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Our search for different activities for our children led us to 4-H. We discovered that 4-H is much more than farming and raising animals. 4-H is robotics, STEM (Science, Technology, Engineering and Math), expressive arts, citizenship, leadership and more. Here are seventeen reasons why 4-H could be right for your child.
Our children are designing robots, showing dogs, learning crafts, developing leadership skills, lobbying the state legislature, managing events and serving people in need. 4-H members in the U.S. are collecting data on butterflies, as well as exploring hydroponic gardening, renewable energy sources, bioengineering and a partnership between kids and professional scientists.
Kids can explore anything that interests them. Support, connections and mentoring are available through 4-H.
4-H is part of the U.S. Government Cooperative Extension Service. You can contact your state university, your county cooperative extension office or www.4-h.org for local club information. You can even start your own club, or your child can be an individual member.
Programs include clubs, after-school activities, camps, fairs, events and conventions. Activities can be local, county, state, regional or national.
There is no uniform or equipment to purchase to get started.
You may have more time available to devote to 4-H at certain times of the month or year, and that is okay. There is no set number of hours required to participate.
Peer pressure to be part of certain groups is not a part of 4-H. It is okay to be an individual without being singled out.
4-H programs are tailored to young people of various ages; some states offer clubs for children younger than 8.
Children are connected to other youth and adults who have knowledge in areas that your child is interested in.
Involvement encourages kids to learn and practice leadership skills that become life skills. There is an annual, week-long national leadership summit.
Kids design their own projects and set goals for what they want to learn. This empowerment process teaches life skills and fosters ambition. The projects can be displayed at regional 4-H fairs, giving children a sense of pride and accomplishment.
A great way to create lasting friendships is through activities that can be enjoyed together. There is always something to do or talk about.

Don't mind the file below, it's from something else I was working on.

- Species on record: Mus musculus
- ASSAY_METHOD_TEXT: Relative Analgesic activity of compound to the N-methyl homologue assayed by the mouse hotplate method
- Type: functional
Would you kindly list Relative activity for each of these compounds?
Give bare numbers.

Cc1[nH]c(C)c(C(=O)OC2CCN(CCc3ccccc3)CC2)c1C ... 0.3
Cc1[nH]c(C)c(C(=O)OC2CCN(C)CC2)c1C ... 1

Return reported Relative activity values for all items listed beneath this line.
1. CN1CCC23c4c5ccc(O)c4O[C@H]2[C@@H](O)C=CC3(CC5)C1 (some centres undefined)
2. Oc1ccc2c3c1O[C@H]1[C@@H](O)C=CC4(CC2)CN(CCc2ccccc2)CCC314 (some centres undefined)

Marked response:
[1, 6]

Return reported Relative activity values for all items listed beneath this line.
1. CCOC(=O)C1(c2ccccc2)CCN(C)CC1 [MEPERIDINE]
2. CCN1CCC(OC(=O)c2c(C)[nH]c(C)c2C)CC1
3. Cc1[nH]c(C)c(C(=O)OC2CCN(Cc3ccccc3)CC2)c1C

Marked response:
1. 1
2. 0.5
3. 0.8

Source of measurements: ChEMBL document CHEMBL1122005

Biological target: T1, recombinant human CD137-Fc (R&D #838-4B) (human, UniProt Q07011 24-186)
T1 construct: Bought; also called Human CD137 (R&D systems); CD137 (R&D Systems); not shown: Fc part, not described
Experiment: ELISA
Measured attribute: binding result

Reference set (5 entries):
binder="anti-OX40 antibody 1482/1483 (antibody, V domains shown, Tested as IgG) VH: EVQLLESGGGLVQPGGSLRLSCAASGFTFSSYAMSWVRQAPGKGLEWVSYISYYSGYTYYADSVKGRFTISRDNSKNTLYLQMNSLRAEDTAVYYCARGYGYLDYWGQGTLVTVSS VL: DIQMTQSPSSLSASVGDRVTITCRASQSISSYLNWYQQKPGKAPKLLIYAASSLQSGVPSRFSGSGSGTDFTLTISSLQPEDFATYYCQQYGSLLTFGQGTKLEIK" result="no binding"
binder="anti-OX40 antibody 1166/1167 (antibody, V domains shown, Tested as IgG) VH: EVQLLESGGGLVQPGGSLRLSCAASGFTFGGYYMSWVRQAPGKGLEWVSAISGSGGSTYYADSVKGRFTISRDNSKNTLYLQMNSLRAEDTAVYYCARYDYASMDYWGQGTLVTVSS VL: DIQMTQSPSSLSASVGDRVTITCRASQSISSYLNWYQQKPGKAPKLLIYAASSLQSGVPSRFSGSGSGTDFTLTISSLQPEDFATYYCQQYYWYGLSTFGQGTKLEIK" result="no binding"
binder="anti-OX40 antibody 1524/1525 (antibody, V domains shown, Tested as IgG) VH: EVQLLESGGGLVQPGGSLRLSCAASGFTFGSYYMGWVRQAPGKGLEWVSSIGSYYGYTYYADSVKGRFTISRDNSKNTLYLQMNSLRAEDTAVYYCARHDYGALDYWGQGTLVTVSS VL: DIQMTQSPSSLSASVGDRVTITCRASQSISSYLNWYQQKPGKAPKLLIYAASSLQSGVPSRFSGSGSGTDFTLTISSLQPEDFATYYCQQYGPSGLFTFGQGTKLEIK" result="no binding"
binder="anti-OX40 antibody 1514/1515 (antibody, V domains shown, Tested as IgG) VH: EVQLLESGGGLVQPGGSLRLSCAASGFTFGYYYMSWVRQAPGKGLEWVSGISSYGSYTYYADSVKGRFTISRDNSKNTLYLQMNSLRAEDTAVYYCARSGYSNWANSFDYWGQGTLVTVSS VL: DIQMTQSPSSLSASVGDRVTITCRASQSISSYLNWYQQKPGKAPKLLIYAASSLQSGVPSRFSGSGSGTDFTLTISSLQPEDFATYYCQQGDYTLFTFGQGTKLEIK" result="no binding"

4-H members feel like they are making a difference — in their clubs, their community and their country. 4-H activities open minds to the larger universe. 4-H youth have opportunities to speak to their state legislators about local and global issues that matter both now and in the future.
STEM (Science, Technology, Engineering and Math) is a major focus for 4-H, preparing youth for the future through projects and programs.
Livestock and other 4-H animals can be leased for $1 and some help with care.
The 4-H National Youth Conference Center is located in Chevy Chase, Maryland. Some of the annual events are the Geospatial Technologies Summit, the Agri-Science Summit, the Summit on Robotics, the Healthy Living Summit, 4-H National Conference, and Citizenship Washington.
Training and support is provided and opportunities are matched with your level of time commitment. Adults can be involved with clubs, youth education, events, committees and leadership.
According to the 4-H website, 4-H youth are tackling our “top issues, from global food security, climate change and sustainable energy, to childhood obesity and food safety.” STEM opportunities include agriculture, animal science, rocketry, robotics, environmental protection and computer science, “to improve the nation’s ability to compete in key scientific fields and take on the leading challenges of the 21st century.” Young people will change our world — 4-H can help give them the tools they’ll need along the way.
Sarah Yale is a freelance writer, and a mother of two 4-H members who are having a lot of fun.